the basic biological characteristics of any virus. Variola virus infection
in cells has been poorly examined; no detailed studies concerning features
of variola virus replication cycle and morphogenesis have been published.
Electron microscopy is the only single tool, which makes it possible
to visualize the viruses and their formation inside cells . Electron
microscopic characteristics of viral structure and replication are general
biological parameters and serves as features for virus classification.
The absence of comprehensive information about structural features of
variola virus reproduction is a gap in modern virology.
For these reasons,
we examined variola virus with a goal to describe the features of variola
virus reproduction in different cell cultures and in cells of chick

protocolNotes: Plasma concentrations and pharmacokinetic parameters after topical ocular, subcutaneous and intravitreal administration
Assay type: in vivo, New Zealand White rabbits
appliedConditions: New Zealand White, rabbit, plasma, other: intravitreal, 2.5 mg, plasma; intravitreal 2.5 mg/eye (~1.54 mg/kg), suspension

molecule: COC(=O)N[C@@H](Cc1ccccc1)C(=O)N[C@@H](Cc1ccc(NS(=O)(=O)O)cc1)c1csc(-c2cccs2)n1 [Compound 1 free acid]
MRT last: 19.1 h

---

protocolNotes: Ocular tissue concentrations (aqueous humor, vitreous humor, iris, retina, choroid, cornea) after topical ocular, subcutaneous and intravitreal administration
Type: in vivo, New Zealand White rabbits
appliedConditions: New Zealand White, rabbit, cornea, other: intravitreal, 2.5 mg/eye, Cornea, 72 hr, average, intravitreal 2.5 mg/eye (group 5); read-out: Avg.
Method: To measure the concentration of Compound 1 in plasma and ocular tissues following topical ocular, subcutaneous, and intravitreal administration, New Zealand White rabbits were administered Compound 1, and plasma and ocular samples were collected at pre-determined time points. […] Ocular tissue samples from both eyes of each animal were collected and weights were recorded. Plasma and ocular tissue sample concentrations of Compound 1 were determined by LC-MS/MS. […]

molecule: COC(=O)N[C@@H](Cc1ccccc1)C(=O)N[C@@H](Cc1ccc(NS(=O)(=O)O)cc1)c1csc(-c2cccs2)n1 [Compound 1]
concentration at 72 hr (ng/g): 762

embryo chorion-allantois membrane using electron microscopy.
MATERIALS AND METHODS
(strains India-3, Congo-9 and Butler) derived from different geographic
zones were obtained from Russian National Collection of SRC VB "Vector"
and propagated in Vero cells to prepare viral inoculum.
cell cultures Vero and CV-1 (originated from green monkeys), Fl and
L-68 (originated from humans), and BHK-21 (originated from hamsters)
were infected with variola virus strains in multiplicity of 1-5 PFU/cell
and propagated for 24, 48 and 72 h. Each sample contained 1-1.5 x 106
cells. Infected cells were scraped down and fixed by 4% paraformaldehyde.
of 11 days of incubation were infected on chorion-allantois membrane